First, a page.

11. Both perspectives recognize the risks associated with exceptional access in precautionary settings, but differ in their assessments of the importance of these risks as well as the benefits. In addition, those who favor a new policy point out that many of the risks discussed below also apply to existing Fund instruments. Some risks depend on how widely the new policy would be used, which in turn can be affected by the design of the policy. Risks include:
12. Underlying the differences in the assessments of the risks and benefits are difficult questions for which decisive empirical evidence does not yet exist and more experience is needed. These questions include: (i) does higher access to Fund resources affect the probability of a crisis, and does the impact depend on the country's circumstances and policies; (ii) how important is moral hazard, are the debtor or creditor channels more crucial, and how does a precautionary policy that involves exceptional access change moral hazard materially; and (iii) do access levels and Fund conditionality affect incentives to implement strong policies?
13. Several operational questions have some bearing on the assessment of the cost-benefit tradeoff of a high-access precautionary policy:
14. It is unlikely that the differences in Directors' views can be bridged with a detailed policy proposal at this stage. Many differences relate to fundamental issues pertaining to the role of the Fund, and difficult empirical questions balancing the benefits and risks associated with exceptional access. A convergence of views appears unlikely, at least until more information becomes available on the main tradeoffs, and more experience has been gained with existing policies. At that time, staff could return to work further on the outstanding operational issues noted above.
15. Existing Fund policies provide some support for crisis prevention. The Fund stands ready to provide rapid financial assistance to the extent possible to members should a capital account crisis occur. The exceptional access criteria are designed to provide clarity to both members and markets on the conditions for such assistance. The Fund's surveillance tools have enhanced our capacity to advise members on emerging vulnerabilities at an early stage. The Fund will continue its efforts to sharpen its surveillance so that, should a crisis occur, the transition from surveillance to a Fund arrangement is more predictable for the member and markets.
16. There seems to be sufficient interest among Directors to continue the exploration of financing mechanisms to help prevent crises. Looking ahead, if Directors agree, staff could step back and consider the feasibility and tradeoffs of possible alternative approaches to providing country insurance against capital account shocks. Existing research in these areas remains somewhat preliminary, making it difficult to gauge their operational potential at this stage. However, staff could, for example, assess the pros and cons of reserve pooling arrangement proposals, under which members could voluntarily pool some of their existing reserves for use by the participating member countries in the event of a capital account crisis. Use of these resources could be linked, formally or informally, to a Fund monitoring mechanism or the use of Fund resources. Staff could also examine the feasibility and the costs and benefits of the development of markets for new contingent instruments to help countries hedge macroeconomic risk.4 Another possible direction is to examine the extent to which the design of Fund facilities encourages country insurance, or the adoption of prudent macroeconomic policies more generally, including outside the framework of a Fund program.5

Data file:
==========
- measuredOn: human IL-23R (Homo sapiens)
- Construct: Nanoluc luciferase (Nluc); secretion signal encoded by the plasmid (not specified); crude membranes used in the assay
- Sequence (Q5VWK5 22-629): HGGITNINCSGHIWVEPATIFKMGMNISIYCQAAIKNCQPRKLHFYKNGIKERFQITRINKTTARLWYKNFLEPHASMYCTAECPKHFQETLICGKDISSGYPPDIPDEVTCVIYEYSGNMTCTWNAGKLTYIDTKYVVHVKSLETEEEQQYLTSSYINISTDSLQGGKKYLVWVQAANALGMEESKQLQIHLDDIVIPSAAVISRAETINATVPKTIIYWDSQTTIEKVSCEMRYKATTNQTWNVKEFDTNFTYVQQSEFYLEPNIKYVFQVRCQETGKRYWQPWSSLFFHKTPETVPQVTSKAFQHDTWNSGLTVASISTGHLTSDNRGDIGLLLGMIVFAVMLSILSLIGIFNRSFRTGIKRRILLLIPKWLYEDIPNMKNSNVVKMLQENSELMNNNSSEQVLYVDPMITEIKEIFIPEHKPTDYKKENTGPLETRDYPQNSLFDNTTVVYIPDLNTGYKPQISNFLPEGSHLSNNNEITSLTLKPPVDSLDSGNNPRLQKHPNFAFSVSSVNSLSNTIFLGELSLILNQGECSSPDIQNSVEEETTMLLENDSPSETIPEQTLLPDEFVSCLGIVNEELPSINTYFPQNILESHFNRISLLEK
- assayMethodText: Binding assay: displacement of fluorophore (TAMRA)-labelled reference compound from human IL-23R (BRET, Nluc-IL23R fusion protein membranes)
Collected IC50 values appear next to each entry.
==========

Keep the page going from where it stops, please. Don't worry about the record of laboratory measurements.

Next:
1See "Review of Contingent Credit Lines" (SM/03/64, 2/12/03), and "The Acting Chair's Summing Up on the Review of Contingent Credit Lines" (BUFF/03/38, 3/20/03); "Adapting Precautionary Arrangements to Crisis Prevention" (SM/03/207, 6/11/03), and "The Acting Chair's Summing Up on Adapting Precautionary Arrangements to Crisis Prevention" (BUFF/03/112, 7/9/03); "Completion of the Review of the Contingent Credit Lines and Consideration of Some Possible Alternatives" (SM/03/372, 11/12/03); and the "Review of Exceptional Access Policy" (SM/04/99, 3/23/04). There were also informal Board seminars on the Contingent Credit Lines on November 19, 2003 and on precautionary arrangements on July 19, 2004. Finally, a precautionary arrangement involving exceptional access was discussed in conjunction with the "Fifth Review of Brazil's Stand-By Arrangement" (EBS/03/157, 11/24/03).
2At the review of the Exceptional Access Policy in April 2004, Executive Directors "acknowledged that in rare circumstances a need for exceptional access could arise in situations other than a capital account crisis, and that in those cases a member could not be expected to meet all four criteria. Directors took note of the flexibility to grant access under the exceptional circumstances clause". See "Summing Up by the Acting Chair on the Review of Exceptional Access Policy" (BUFF/04/81, 4/23/04).
3Under current policies, the SRF can only be used in support of an actual balance of payments need stemming from pressures on the capital account.
4Some proposals were recently discussed in a Board seminar (see "Sovereign Debt Structure for Crisis Prevention," SM/04/140; 4/20/2004).
5One recent paper in this area is "Country Insurance", by Cordella and Levy Yeati (WP/04/148).